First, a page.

What are Anabolic steroids?
Anabolic steroids, also known more properly as anabolic-androgenic steroids (AAS), are steroidal androgens that include natural androgens like testosterone as well as synthetic androgens that are structurally related and have similar effects to testosterone. They are anabolic and increase protein within cells, especially in skeletal muscles, and also have varying degrees of androgenic and virilizing effects, including induction of the development and maintenance of masculine secondary sexual characteristics such as the growth of facial and body hair. The word anabolic, referring to anabolism, comes from the Greek ἀναβολή anabole, “that which is thrown up, mound”. Androgens or AAS are one of three types of sex hormone agonists, the others being estrogens like estradiol and progestogens like progesterone.
Anabolic steroids are drugs that help the growth and repair of muscle tissue. They are synthetic hormones that imitate male sex hormones, specifically testosterone.
AAS were synthesized in the 1930s, and are now used therapeutically in medicine to stimulate muscle growth and appetite, induce male puberty and treat chronic wasting conditions, such as cancer and AIDS. The American College of Sports Medicine acknowledges that AAS, in the presence of adequate diet, can contribute to increases in body weight, often as lean mass increases and that the gains in muscular strength achieved through high-intensity exercise and a proper diet can be additionally increased by the use of AAS in some individuals.
How are they used?
- Anabolic steroids can be injected or taken as a tablet.
Anabolic Steroids Types
Anabolic Steriods can be classified under the two categories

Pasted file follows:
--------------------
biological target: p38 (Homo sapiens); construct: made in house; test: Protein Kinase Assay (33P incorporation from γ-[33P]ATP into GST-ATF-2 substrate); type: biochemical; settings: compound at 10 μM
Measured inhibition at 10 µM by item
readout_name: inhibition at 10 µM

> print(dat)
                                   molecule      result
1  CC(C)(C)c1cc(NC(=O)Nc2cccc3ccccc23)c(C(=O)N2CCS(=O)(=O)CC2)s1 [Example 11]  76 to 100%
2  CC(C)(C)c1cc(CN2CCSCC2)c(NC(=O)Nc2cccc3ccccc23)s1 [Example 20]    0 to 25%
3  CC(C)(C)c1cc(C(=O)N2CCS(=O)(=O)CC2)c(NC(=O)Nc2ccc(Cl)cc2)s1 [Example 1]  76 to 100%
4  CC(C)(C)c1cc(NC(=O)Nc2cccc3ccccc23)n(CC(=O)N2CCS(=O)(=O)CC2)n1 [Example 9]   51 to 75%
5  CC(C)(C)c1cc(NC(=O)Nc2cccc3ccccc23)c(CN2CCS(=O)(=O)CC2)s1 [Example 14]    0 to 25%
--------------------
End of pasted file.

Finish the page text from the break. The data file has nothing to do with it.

- Anadrol (oxymetholone)
- Anavar (oxandrolone)
- Dianabol (methandienone )
- Winstrol (stanozolol)
- Restandol (testosterone undecanoate)
- Deca-Durabolin (nandrolone decanoate)
- Durabolin (nandrolone phenpropionate)
- Depo-Testosterone (testosterone cypionate)
- Agovirin (testosterone propionate)
- Retandrol (testosterone phenylpropionate)
- Equipoise (boldenone undecylenate)
Side effects on anabolic steroids
There is a wide array of serious side effects associated with the abuse of anabolic steroids; an example listing can be found here.4 Steroid use can alter the normal hormonal production in the body. Most side effects can be reversed if the drugs are stopped, but some, such as a deepened voice in women may persist. Data on long-term side effects primarily come from case reports and not from well-controlled, long-term epidemiological studies, which might be more reliable.4
Common side effects with anabolic steroids may include:
- Severe acne, oily skin, and hair
- Hair loss
- Liver diseases, such as liver tumors and cysts
- Kidney disease
- Heart diseases, such as heart attack and stroke
- Altered mood, irritability, increased aggression, depression or suicidal tendencies
- Alterations in cholesterol and other blood lipids
- High blood pressure
- Gynecomastia (abnormal development of mammary glands in men causing breast enlargement)
- Shrinking of testicles
- Azoospermia (absence of sperm in semen)
- Menstrual irregularities in women
- Excess facial or body hair (hirsutism), a deeper voice in women
- Stunted growth and height in teens
- Risk of viral or bacterial infections due to unsterile injections
Are Anabolic Steroids Addictive?
Users of anabolic steroids can become both physically and psychologically dependent upon the drugs, as evidenced by a drug-seeking behavior, continued use even with adverse effects, and physical withdrawal symptoms such as mood swings, fatigue, restlessness, loss of appetite, insomnia, reduced sex drive, and steroid cravings. Severe withdrawal can lead to depression and possible suicide. Depressive symptoms can persist for up to one year after the user stops taking the steroid.
Supportive treatments and medication interventions may be needed for severe anabolic addiction. Medications that have been used for treating anabolic steroid withdrawal allow the natural hormonal system to restore. Other medications target specific withdrawal symptoms. For example, antidepressants may be prescribed to treat depressive episodes and analgesics, such as acetaminophen or ibuprofen, may be used for headaches and muscle and joint pains. Some patients may also undergo behavioral therapies.